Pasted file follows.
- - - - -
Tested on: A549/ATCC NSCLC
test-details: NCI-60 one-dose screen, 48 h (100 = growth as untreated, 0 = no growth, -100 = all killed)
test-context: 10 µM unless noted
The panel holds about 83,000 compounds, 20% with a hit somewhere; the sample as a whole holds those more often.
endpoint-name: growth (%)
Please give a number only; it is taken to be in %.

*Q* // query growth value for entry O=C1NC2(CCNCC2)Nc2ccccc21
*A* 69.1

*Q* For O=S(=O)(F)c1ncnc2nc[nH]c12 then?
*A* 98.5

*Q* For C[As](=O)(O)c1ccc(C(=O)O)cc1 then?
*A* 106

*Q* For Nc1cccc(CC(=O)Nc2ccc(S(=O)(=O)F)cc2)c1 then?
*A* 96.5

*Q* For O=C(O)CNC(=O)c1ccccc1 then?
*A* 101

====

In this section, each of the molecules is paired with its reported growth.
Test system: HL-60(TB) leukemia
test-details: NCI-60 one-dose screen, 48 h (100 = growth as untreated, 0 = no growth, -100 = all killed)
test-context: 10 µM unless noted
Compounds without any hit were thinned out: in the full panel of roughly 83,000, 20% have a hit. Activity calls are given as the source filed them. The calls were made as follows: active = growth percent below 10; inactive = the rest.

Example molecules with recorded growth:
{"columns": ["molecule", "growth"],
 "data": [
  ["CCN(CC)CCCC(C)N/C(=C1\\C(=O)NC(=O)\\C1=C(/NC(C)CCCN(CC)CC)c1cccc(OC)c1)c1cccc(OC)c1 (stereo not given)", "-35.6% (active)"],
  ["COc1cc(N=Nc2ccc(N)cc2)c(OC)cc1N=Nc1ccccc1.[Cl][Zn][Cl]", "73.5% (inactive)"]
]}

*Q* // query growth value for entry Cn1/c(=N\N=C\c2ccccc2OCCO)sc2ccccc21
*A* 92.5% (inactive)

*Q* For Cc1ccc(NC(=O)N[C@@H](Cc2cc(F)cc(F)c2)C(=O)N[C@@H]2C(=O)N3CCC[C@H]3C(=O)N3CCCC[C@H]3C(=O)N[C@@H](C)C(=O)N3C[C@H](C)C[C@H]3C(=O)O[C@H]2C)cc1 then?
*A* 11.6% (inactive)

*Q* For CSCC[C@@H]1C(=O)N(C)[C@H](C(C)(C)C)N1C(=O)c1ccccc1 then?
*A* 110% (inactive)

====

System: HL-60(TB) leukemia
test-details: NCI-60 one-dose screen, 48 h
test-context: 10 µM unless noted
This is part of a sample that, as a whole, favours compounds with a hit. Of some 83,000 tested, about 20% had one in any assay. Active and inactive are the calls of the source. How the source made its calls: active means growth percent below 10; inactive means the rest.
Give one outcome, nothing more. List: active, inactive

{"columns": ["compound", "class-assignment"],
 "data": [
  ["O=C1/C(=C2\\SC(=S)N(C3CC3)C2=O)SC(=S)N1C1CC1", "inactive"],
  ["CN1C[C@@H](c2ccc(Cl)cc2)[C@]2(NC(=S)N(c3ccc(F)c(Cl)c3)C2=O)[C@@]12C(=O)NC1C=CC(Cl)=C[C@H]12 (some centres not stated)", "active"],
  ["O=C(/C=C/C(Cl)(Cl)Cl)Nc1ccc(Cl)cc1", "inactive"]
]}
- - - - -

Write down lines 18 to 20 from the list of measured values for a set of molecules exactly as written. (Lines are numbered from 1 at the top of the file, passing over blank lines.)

In this section, each of the molecules is paired with its reported growth.
Test system: HL-60(TB) leukemia
test-details: NCI-60 one-dose screen, 48 h (100 = growth as untreated, 0 = no growth, -100 = all killed)